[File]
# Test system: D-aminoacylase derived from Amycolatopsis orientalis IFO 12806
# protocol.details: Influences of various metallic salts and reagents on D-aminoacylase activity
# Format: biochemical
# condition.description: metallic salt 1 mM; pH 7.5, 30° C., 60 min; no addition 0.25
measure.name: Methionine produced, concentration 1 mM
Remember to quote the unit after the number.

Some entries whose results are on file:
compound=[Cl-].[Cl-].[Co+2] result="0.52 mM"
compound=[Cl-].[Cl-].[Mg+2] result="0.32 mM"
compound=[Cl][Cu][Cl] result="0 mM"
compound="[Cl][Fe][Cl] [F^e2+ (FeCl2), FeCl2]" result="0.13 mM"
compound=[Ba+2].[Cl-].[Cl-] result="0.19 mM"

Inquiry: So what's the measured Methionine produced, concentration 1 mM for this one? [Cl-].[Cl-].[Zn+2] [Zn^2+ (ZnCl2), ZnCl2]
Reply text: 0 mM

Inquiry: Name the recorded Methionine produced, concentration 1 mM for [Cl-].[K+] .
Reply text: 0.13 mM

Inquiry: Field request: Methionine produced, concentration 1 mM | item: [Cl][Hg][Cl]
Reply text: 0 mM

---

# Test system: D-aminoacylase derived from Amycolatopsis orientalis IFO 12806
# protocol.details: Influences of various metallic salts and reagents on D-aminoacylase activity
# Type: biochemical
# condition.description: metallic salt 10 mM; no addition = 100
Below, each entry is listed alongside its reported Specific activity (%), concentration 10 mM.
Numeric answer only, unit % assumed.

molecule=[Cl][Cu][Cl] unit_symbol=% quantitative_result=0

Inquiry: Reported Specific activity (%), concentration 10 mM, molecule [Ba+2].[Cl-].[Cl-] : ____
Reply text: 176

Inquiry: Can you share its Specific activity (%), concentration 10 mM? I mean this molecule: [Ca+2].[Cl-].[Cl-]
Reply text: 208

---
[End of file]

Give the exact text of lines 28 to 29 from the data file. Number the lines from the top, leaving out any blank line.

Reply text: 176

Inquiry: Can you share its Specific activity (%), concentration 10 mM? I mean this molecule: [Ca+2].[Cl-].[Cl-]